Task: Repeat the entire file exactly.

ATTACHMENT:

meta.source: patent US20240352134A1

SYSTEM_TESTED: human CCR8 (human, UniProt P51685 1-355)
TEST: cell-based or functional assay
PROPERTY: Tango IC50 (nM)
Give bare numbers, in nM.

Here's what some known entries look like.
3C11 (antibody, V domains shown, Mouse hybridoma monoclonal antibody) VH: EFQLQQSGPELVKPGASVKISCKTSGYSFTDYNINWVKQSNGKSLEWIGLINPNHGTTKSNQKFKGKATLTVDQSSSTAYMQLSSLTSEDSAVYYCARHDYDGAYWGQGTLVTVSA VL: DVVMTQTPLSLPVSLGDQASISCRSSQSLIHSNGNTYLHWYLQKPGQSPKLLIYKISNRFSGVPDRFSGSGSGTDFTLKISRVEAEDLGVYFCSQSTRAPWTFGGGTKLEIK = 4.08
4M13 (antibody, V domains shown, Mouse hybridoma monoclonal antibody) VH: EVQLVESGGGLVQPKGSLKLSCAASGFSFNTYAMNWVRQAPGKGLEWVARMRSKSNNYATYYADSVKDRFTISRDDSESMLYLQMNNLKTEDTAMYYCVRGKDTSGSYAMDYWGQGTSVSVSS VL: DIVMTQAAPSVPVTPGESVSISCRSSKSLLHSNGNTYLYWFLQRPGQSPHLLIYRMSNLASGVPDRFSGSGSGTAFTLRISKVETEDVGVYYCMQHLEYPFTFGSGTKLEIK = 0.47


meta.source: patent US20240352134A1

SYSTEM_TESTED: human CCR8 (human, UniProt P51685 1-355)
TEST: cell-based or functional assay
PROPERTY: Tango IC50 (nM)
Give bare numbers, in nM.

Here's what some known entries look like.
3C11 (antibody, V domains shown, Mouse hybridoma monoclonal antibody) VH: EFQLQQSGPELVKPGASVKISCKTSGYSFTDYNINWVKQSNGKSLEWIGLINPNHGTTKSNQKFKGKATLTVDQSSSTAYMQLSSLTSEDSAVYYCARHDYDGAYWGQGTLVTVSA VL: DVVMTQTPLSLPVSLGDQASISCRSSQSLIHSNGNTYLHWYLQKPGQSPKLLIYKISNRFSGVPDRFSGSGSGTDFTLKISRVEAEDLGVYFCSQSTRAPWTFGGGTKLEIK = 4.08
4M13 (antibody, V domains shown, Mouse hybridoma monoclonal antibody) VH: EVQLVESGGGLVQPKGSLKLSCAASGFSFNTYAMNWVRQAPGKGLEWVARMRSKSNNYATYYADSVKDRFTISRDDSESMLYLQMNNLKTEDTAMYYCVRGKDTSGSYAMDYWGQGTSVSVSS VL: DIVMTQAAPSVPVTPGESVSISCRSSKSLLHSNGNTYLYWFLQRPGQSPHLLIYRMSNLASGVPDRFSGSGSGTAFTLRISKVETEDVGVYYCMQHLEYPFTFGSGTKLEIK = 0.47